COVID19 CONSEQUENCES IN EUROPE
Which ones are
all over Europe?
Click on the States and discover more!
Covid19 in Spain
The Spanish right-wing party Vox has submitted 19 proposals to "improve" the decree on the state of alarm. Among the proposals, *two concern irregular immigrants* :
1- to end universal health care and proposes that, during its validity, irregular immigrants who turn to the health service *should pay* a fee or sign an agreement with the payment of the corresponding fee.
Such a measure would mean that irregular immigrants affected by coronavirus would not turn to the health service for fear of having to pay the cost of the Covid-19 test or treatment and also, in this way, the virus will continue to spread.
2- The ultra party wants the stay of *irregular foreigners* in internment centers to be extended for the duration of the state of alert, limited by law to 60 days, and that they are expelled from Spain at the end of this period, although it does not say where.
it is important to remember that the Spanish Government is formed by an alliance between the Socialist Party and Unidas Podemos and that the Prime Minister, Pedro Sánchez, belongs to the Socialist Party.
Some of the members of the government have responded to the proposal made by Vox through twitter in which he claims to be "a repugnant proposal and a moral outrage".
Covid19 in Greece
1) On March 17, 2020, Greece’s government announced measures to prevent a coronavirus outbreak in RICs (Reception and Identification Centers) on the islands, the so-called “hotspots,” that essentially put the camps on lockdown, trapping thousands of asylum seekers and migrants.
The measures include suspending all special activities and facilities in the camps, including non-formal schools, while no visitors, including members of aid organizations and agencies providing essential services, will be allowed into the RICs for at least two weeks, the government announced it would restrict visitors from accessing the camps and reception centres for two weeks, though aid organisations such as MSF, IOM, and UNHCR are exempt.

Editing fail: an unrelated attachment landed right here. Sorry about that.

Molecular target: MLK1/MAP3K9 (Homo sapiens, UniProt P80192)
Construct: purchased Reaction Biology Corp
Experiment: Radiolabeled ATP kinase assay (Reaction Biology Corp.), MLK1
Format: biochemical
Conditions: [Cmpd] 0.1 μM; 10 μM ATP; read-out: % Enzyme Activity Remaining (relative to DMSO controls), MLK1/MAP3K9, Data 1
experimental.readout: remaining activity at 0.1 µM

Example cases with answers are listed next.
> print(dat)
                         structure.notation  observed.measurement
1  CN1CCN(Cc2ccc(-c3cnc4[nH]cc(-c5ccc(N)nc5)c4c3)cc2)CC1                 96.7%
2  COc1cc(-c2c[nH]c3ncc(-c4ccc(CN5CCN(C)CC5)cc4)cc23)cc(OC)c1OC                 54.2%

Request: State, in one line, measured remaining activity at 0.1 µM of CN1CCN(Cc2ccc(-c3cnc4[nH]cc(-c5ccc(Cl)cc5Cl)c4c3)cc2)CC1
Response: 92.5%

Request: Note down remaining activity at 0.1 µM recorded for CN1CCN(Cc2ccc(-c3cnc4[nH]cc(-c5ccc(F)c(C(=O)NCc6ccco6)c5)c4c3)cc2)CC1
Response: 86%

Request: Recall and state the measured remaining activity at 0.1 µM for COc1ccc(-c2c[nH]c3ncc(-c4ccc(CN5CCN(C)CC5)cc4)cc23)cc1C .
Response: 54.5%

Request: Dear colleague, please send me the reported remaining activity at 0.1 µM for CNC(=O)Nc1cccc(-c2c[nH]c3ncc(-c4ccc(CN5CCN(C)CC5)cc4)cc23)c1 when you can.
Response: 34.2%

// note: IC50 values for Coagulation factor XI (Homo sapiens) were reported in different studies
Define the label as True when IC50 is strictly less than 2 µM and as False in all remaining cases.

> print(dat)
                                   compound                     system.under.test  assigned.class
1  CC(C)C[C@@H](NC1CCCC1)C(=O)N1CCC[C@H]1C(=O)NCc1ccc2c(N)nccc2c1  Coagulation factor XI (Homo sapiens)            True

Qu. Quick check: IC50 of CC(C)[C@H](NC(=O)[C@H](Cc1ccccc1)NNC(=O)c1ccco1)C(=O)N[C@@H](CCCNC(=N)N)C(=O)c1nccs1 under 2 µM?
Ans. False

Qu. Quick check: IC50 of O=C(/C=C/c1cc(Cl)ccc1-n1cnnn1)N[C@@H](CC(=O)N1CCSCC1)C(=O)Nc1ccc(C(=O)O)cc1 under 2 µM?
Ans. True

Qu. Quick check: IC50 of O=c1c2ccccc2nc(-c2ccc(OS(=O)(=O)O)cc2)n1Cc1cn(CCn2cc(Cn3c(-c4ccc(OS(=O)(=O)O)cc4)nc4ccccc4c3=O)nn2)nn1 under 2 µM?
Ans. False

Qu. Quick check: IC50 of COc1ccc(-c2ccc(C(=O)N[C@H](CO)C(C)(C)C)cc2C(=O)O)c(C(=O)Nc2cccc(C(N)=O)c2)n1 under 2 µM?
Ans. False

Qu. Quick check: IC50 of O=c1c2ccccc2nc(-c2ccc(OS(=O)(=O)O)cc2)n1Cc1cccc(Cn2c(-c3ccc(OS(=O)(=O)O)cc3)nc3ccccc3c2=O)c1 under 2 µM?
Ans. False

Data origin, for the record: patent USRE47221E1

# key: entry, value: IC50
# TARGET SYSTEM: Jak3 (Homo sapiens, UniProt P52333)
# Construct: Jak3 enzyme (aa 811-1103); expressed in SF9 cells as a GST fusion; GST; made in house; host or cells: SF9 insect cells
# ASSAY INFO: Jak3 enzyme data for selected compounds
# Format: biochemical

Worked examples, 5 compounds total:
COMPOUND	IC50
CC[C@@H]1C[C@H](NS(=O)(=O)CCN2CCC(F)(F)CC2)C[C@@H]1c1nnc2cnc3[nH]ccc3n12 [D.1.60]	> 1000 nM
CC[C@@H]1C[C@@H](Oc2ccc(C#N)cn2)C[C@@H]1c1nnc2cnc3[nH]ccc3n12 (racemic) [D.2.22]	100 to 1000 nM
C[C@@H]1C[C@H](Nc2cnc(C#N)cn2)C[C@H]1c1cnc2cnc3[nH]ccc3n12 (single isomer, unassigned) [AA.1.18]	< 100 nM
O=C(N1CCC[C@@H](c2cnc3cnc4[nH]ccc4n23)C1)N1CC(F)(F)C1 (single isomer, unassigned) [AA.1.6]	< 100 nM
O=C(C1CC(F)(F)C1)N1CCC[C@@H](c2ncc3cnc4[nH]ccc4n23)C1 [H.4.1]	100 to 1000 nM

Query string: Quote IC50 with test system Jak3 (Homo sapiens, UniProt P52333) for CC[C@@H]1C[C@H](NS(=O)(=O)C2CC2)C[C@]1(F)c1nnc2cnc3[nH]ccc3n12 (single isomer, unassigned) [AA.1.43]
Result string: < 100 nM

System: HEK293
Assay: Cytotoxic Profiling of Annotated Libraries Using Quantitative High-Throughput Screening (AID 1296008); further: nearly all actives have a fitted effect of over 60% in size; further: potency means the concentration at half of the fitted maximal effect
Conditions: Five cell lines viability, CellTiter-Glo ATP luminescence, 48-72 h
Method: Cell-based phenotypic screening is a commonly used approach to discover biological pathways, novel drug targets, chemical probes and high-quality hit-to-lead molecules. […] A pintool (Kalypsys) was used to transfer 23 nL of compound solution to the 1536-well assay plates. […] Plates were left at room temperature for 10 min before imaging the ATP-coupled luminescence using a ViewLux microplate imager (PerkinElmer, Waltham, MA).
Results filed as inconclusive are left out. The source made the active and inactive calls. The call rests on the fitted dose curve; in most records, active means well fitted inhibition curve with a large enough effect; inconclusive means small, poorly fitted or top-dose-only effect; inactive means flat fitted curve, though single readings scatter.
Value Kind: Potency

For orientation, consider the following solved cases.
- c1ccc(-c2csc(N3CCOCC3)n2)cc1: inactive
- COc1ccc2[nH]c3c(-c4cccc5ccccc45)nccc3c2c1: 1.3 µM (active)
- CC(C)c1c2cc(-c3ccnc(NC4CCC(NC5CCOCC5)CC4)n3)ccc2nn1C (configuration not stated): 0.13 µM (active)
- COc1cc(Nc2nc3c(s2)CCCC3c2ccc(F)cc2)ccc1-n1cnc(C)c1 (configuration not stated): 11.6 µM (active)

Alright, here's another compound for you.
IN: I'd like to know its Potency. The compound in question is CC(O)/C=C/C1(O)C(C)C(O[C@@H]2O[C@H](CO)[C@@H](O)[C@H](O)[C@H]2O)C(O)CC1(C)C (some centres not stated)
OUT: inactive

2) As of March 22, the population of the hotspots on Lesbos, Chios, Samos, Kos, and Leros was almost 31,400 overcapacity, with 37,427 people in facilities with a total capacity of just 6,095. Conditions in the centers cannot be characterized as suitable for dignified, humane living.
Extremely limited access to running water, toilets, and showers, as well as hours-long lines for food distribution and insufficient medical and nursing personnel, make it impossible to abide by the guidelines for protection from the coronavirus, putting people at significantly heightened risk in the face of the growing threat of widespread COVID-19 transmission.
3) International human rights law requires that the health needs of asylum seekers and migrants are addressed and, in the context of the COVID-19 pandemic, any restrictions on rights for reasons of public health or national emergency be lawful, necessary, and proportionate as well as nondiscriminatory.
Covid19 in France
Located on the banks of the Canal Saint-Denis, just minutes from the Porte d'Aubervilliers in Paris, there is a private camp used as a refuge.
1) Amir, a 23-year-old Libyan who has been living in the wasteland for three months, told InfoMigrants on Thursday about overcrowding. You can't keep your distance from others here. Also, there are many people sleeping with someone in a tent. I also share a tent with a friend. It takes 25 minutes to find the first accessible and free showers.
On Wednesday, according to witnesses, a team of policemen on horseback came to encourage migrants to stay in the wasteland where tents and precarious facilities had been set up.